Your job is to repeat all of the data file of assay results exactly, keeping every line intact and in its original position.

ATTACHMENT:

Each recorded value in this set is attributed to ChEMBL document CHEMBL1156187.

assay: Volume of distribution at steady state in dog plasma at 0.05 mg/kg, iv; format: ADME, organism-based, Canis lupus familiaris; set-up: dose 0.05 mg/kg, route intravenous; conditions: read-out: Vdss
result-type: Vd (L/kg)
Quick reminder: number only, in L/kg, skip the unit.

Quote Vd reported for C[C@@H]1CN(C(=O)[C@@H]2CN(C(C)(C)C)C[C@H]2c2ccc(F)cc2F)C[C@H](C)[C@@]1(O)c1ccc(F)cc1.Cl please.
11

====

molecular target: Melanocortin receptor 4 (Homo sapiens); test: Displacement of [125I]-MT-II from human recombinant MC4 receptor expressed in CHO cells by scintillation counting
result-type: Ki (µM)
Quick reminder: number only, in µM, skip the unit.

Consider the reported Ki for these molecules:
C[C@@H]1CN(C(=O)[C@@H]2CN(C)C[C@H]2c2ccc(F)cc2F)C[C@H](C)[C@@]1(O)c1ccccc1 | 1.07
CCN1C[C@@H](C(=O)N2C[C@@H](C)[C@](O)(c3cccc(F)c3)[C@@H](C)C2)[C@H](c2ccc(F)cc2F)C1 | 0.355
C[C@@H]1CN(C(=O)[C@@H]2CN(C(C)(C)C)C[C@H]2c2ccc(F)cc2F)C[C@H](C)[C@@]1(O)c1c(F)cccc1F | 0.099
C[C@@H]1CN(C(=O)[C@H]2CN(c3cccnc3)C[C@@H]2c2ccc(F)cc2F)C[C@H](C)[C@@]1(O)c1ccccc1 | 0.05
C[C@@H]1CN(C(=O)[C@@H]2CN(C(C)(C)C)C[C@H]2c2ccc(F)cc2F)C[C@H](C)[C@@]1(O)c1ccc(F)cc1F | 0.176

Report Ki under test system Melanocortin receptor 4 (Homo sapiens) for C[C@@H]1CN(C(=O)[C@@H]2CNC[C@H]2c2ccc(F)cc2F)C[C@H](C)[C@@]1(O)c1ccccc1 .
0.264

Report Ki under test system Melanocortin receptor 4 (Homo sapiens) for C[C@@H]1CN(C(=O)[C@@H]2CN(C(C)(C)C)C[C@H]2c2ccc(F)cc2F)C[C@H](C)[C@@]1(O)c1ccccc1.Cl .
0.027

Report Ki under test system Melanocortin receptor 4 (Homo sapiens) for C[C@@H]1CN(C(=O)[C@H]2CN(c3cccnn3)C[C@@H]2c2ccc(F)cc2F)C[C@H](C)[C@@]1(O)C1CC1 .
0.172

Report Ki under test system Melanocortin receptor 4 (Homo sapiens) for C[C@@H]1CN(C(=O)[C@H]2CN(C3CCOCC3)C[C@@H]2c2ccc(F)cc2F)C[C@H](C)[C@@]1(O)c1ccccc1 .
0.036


Each recorded value in this set is attributed to ChEMBL document CHEMBL1156187.

assay: Volume of distribution at steady state in dog plasma at 0.05 mg/kg, iv; format: ADME, organism-based, Canis lupus familiaris; set-up: dose 0.05 mg/kg, route intravenous; conditions: read-out: Vdss
result-type: Vd (L/kg)
Quick reminder: number only, in L/kg, skip the unit.

Quote Vd reported for C[C@@H]1CN(C(=O)[C@@H]2CN(C(C)(C)C)C[C@H]2c2ccc(F)cc2F)C[C@H](C)[C@@]1(O)c1ccc(F)cc1.Cl please.
11

====

molecular target: Melanocortin receptor 4 (Homo sapiens); test: Displacement of [125I]-MT-II from human recombinant MC4 receptor expressed in CHO cells by scintillation counting
result-type: Ki (µM)
Quick reminder: number only, in µM, skip the unit.

Consider the reported Ki for these molecules:
C[C@@H]1CN(C(=O)[C@@H]2CN(C)C[C@H]2c2ccc(F)cc2F)C[C@H](C)[C@@]1(O)c1ccccc1 | 1.07
CCN1C[C@@H](C(=O)N2C[C@@H](C)[C@](O)(c3cccc(F)c3)[C@@H](C)C2)[C@H](c2ccc(F)cc2F)C1 | 0.355
C[C@@H]1CN(C(=O)[C@@H]2CN(C(C)(C)C)C[C@H]2c2ccc(F)cc2F)C[C@H](C)[C@@]1(O)c1c(F)cccc1F | 0.099
C[C@@H]1CN(C(=O)[C@H]2CN(c3cccnc3)C[C@@H]2c2ccc(F)cc2F)C[C@H](C)[C@@]1(O)c1ccccc1 | 0.05
C[C@@H]1CN(C(=O)[C@@H]2CN(C(C)(C)C)C[C@H]2c2ccc(F)cc2F)C[C@H](C)[C@@]1(O)c1ccc(F)cc1F | 0.176

Report Ki under test system Melanocortin receptor 4 (Homo sapiens) for C[C@@H]1CN(C(=O)[C@@H]2CNC[C@H]2c2ccc(F)cc2F)C[C@H](C)[C@@]1(O)c1ccccc1 .
0.264

Report Ki under test system Melanocortin receptor 4 (Homo sapiens) for C[C@@H]1CN(C(=O)[C@@H]2CN(C(C)(C)C)C[C@H]2c2ccc(F)cc2F)C[C@H](C)[C@@]1(O)c1ccccc1.Cl .
0.027

Report Ki under test system Melanocortin receptor 4 (Homo sapiens) for C[C@@H]1CN(C(=O)[C@H]2CN(c3cccnn3)C[C@@H]2c2ccc(F)cc2F)C[C@H](C)[C@@]1(O)C1CC1 .
0.172

Report Ki under test system Melanocortin receptor 4 (Homo sapiens) for C[C@@H]1CN(C(=O)[C@H]2CN(C3CCOCC3)C[C@@H]2c2ccc(F)cc2F)C[C@H](C)[C@@]1(O)c1ccccc1 .
0.036